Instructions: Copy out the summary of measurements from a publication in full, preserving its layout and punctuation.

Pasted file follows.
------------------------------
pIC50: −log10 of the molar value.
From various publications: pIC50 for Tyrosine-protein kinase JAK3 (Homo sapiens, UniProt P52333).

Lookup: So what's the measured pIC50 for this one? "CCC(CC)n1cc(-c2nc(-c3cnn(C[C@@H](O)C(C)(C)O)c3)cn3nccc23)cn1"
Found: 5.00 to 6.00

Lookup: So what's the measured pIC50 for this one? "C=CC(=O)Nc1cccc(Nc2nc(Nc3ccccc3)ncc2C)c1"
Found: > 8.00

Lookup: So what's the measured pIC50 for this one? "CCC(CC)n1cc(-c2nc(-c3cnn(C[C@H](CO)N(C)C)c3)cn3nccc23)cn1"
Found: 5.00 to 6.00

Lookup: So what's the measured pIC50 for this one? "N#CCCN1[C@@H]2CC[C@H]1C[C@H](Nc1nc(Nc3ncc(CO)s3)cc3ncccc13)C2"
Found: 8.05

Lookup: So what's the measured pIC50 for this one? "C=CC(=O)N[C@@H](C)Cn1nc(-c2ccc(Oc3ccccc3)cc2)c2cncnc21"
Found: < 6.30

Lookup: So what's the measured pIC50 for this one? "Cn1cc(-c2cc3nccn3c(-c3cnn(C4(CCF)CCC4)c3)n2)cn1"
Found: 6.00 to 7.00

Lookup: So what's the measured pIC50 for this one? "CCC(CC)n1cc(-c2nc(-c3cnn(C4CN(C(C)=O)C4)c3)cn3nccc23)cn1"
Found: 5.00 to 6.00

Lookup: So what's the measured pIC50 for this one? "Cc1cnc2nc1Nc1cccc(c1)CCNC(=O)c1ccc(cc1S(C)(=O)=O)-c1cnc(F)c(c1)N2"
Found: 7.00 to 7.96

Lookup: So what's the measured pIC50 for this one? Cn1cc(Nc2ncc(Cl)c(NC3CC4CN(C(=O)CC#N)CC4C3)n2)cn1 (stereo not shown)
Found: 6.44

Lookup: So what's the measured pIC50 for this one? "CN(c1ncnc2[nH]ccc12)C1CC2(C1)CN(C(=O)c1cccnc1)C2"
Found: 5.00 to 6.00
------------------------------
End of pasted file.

pIC50: −log10 of the molar value.
From various publications: pIC50 for Tyrosine-protein kinase JAK3 (Homo sapiens, UniProt P52333).

Lookup: So what's the measured pIC50 for this one? "CCC(CC)n1cc(-c2nc(-c3cnn(C[C@@H](O)C(C)(C)O)c3)cn3nccc23)cn1"
Found: 5.00 to 6.00

Lookup: So what's the measured pIC50 for this one? "C=CC(=O)Nc1cccc(Nc2nc(Nc3ccccc3)ncc2C)c1"
Found: > 8.00

Lookup: So what's the measured pIC50 for this one? "CCC(CC)n1cc(-c2nc(-c3cnn(C[C@H](CO)N(C)C)c3)cn3nccc23)cn1"
Found: 5.00 to 6.00

Lookup: So what's the measured pIC50 for this one? "N#CCCN1[C@@H]2CC[C@H]1C[C@H](Nc1nc(Nc3ncc(CO)s3)cc3ncccc13)C2"
Found: 8.05

Lookup: So what's the measured pIC50 for this one? "C=CC(=O)N[C@@H](C)Cn1nc(-c2ccc(Oc3ccccc3)cc2)c2cncnc21"
Found: < 6.30

Lookup: So what's the measured pIC50 for this one? "Cn1cc(-c2cc3nccn3c(-c3cnn(C4(CCF)CCC4)c3)n2)cn1"
Found: 6.00 to 7.00

Lookup: So what's the measured pIC50 for this one? "CCC(CC)n1cc(-c2nc(-c3cnn(C4CN(C(C)=O)C4)c3)cn3nccc23)cn1"
Found: 5.00 to 6.00

Lookup: So what's the measured pIC50 for this one? "Cc1cnc2nc1Nc1cccc(c1)CCNC(=O)c1ccc(cc1S(C)(=O)=O)-c1cnc(F)c(c1)N2"
Found: 7.00 to 7.96

Lookup: So what's the measured pIC50 for this one? Cn1cc(Nc2ncc(Cl)c(NC3CC4CN(C(=O)CC#N)CC4C3)n2)cn1 (stereo not shown)
Found: 6.44

Lookup: So what's the measured pIC50 for this one? "CN(c1ncnc2[nH]ccc12)C1CC2(C1)CN(C(=O)c1cccnc1)C2"
Found: 5.00 to 6.00